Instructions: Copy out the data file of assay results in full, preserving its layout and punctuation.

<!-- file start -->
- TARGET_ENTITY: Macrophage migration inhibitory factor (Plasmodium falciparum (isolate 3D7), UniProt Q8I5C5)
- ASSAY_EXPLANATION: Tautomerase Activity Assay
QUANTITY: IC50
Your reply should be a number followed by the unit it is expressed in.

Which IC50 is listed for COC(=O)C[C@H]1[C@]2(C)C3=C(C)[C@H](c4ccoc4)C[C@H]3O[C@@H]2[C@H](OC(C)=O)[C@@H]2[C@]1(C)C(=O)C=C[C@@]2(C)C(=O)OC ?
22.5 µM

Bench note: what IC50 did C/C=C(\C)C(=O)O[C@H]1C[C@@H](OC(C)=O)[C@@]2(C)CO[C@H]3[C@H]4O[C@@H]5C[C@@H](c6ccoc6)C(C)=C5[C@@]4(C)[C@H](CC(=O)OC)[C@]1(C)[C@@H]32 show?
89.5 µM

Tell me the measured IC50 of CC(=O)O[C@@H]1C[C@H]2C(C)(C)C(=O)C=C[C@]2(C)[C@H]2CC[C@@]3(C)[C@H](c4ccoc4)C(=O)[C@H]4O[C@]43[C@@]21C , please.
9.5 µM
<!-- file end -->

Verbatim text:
- TARGET_ENTITY: Macrophage migration inhibitory factor (Plasmodium falciparum (isolate 3D7), UniProt Q8I5C5)
- ASSAY_EXPLANATION: Tautomerase Activity Assay
QUANTITY: IC50
Your reply should be a number followed by the unit it is expressed in.

Which IC50 is listed for COC(=O)C[C@H]1[C@]2(C)C3=C(C)[C@H](c4ccoc4)C[C@H]3O[C@@H]2[C@H](OC(C)=O)[C@@H]2[C@]1(C)C(=O)C=C[C@@]2(C)C(=O)OC ?
22.5 µM

Bench note: what IC50 did C/C=C(\C)C(=O)O[C@H]1C[C@@H](OC(C)=O)[C@@]2(C)CO[C@H]3[C@H]4O[C@@H]5C[C@@H](c6ccoc6)C(C)=C5[C@@]4(C)[C@H](CC(=O)OC)[C@]1(C)[C@@H]32 show?
89.5 µM

Tell me the measured IC50 of CC(=O)O[C@@H]1C[C@H]2C(C)(C)C(=O)C=C[C@]2(C)[C@H]2CC[C@@]3(C)[C@H](c4ccoc4)C(=O)[C@H]4O[C@]43[C@@]21C , please.
9.5 µM